First, they needed a car. So on March 31, 1937, Lester bought a gun, walked to the shoulder of a road on the outskirts of Rockford and stuck out his thumb.

J. Albin Theander, a local tailor, stopped to offer the healthy-looking stranger a ride, the last mistake he would ever make. After a few miles, Lester pulled out his gun and shot him.

“I felt sorry for the man, but what should I do?” he later said in an interview. “I wanted his car, and I got it.”

He threw the body on the side of the road and sped back to Rockford, where Bernice was waiting. With $40 from Theander’s wallet and $42 from Bernice’s savings, they left for Salt Lake City. When they ran out of money, Lester went on small raids.

On April 28, in Fort Worth, he shot and killed cafe owner Jack Griffith, a passerby who had tried to help a woman Lester was robbing.

“He looked awfully funny lying there in the road, crumpled up like a balloon that had run out of gas,” Lester later mused.

Griffith died in hospital on May 5.

During that bloody excursion, he crashed Theander’s car into a pole and then ran from the police. From then on, he and his girlfriend were on foot.

Bernice Felton and her lover Lester Brockelhurst are shown at their arraignment.
Bernice Felton and her lover Lester Brockelhurst are shown at their arraignment.

On May 6, Victor A. Gates, a wealthy Arkansas landowner, picked up a pair of young hitchhikers near Little Rock.

Bernice sat at the front. Lester, in the backseat, wasted no time. He held the gun to the driver’s neck and ordered him to stop. Gates fought and ended up getting shot in the head. Lester got behind the wheel and drove with the body in the backseat. He then threw the body into a ditch.

After wandering around Little Rock and Nashville, they headed north, bound for Canada. Lester threw away the Arkansas license plates in Philadelphia and retrieved a Pennsylvania license plate from a parked car.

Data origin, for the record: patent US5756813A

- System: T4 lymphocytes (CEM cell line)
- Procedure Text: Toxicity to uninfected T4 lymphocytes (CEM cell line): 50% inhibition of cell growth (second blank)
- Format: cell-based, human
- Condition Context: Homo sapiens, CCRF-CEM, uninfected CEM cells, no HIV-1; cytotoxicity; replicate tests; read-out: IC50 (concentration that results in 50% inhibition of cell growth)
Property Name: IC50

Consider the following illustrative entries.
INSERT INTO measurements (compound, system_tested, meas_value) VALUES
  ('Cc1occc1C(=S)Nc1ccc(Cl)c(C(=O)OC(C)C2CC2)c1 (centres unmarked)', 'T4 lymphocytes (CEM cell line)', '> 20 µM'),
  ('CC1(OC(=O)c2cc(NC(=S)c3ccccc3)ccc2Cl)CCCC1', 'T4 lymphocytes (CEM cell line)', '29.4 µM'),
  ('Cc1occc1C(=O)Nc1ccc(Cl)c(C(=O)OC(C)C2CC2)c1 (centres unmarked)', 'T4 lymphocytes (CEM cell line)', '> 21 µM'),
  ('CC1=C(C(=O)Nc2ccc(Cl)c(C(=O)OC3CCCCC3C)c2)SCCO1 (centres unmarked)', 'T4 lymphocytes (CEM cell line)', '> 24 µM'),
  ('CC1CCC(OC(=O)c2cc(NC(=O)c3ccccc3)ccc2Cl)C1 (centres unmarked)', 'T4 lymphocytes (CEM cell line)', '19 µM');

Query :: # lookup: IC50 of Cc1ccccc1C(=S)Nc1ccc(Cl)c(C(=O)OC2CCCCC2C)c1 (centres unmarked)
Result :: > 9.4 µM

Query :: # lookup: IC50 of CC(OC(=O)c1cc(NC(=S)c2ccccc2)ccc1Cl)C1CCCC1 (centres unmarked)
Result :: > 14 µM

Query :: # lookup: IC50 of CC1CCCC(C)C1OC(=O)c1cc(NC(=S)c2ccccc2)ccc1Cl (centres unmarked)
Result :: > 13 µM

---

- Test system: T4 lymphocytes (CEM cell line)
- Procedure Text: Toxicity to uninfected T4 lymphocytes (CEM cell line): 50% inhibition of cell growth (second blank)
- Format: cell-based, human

As they drove through Dover Plains, NY, Hunt stopped them for a traffic violation: a missing license plate.

Both lovebirds were tried in Arkansas for the murder of Victor Gates.

After a one-day trial, it took 22 minutes for the jury to decide Lester was guilty, which meant death in the electric chair.

Lester Brockelhurst is pictured in prison after admitting to three murders.
Lester Brockelhurst is pictured in prison after admitting to three murders.

“KILLER WILL SWING IF JURY DAMN HIM FROM PRESIDING,” screamed the Daily News headline on June 25, 1937. “Today the crime tourist’s girlfriend goes on trial.”

During her trial, Lester insisted on taking the stand and explaining how she participated in the crimes. The jury acquitted her in less than an hour and a half, despite “the attempt of Lester Brockelhurst, who killed three men for love of her, to drag her to the electric chair with him,” according to The News.

The Crime Tourist’s last words lasted twelve minutes during his execution on March 18, 1938. It was clear that his passion for his one-time flame had cooled.

“I am guilty and I am paying for my crime,” he said. ‘But Bernice is as guilty as I am. The only thing that brought me down was a mild love affair with a girl.